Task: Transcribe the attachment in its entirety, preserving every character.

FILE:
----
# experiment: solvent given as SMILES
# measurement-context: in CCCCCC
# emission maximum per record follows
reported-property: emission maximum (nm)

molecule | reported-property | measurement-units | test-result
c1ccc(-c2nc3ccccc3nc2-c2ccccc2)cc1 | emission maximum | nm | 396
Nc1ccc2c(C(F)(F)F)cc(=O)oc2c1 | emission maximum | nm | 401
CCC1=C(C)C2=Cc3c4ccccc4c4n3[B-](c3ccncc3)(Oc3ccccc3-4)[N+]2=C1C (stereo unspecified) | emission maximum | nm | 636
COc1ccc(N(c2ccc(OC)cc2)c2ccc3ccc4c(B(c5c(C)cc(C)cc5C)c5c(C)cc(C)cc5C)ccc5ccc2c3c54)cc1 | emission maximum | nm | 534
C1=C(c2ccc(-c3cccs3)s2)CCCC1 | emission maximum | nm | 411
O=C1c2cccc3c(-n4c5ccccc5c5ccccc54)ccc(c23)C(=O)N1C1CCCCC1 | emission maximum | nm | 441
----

# experiment: solvent given as SMILES
# measurement-context: in CCCCCC
# emission maximum per record follows
reported-property: emission maximum (nm)

molecule | reported-property | measurement-units | test-result
c1ccc(-c2nc3ccccc3nc2-c2ccccc2)cc1 | emission maximum | nm | 396
Nc1ccc2c(C(F)(F)F)cc(=O)oc2c1 | emission maximum | nm | 401
CCC1=C(C)C2=Cc3c4ccccc4c4n3[B-](c3ccncc3)(Oc3ccccc3-4)[N+]2=C1C (stereo unspecified) | emission maximum | nm | 636
COc1ccc(N(c2ccc(OC)cc2)c2ccc3ccc4c(B(c5c(C)cc(C)cc5C)c5c(C)cc(C)cc5C)ccc5ccc2c3c54)cc1 | emission maximum | nm | 534
C1=C(c2ccc(-c3cccs3)s2)CCCC1 | emission maximum | nm | 411
O=C1c2cccc3c(-n4c5ccccc5c5ccccc54)ccc(c23)C(=O)N1C1CCCCC1 | emission maximum | nm | 441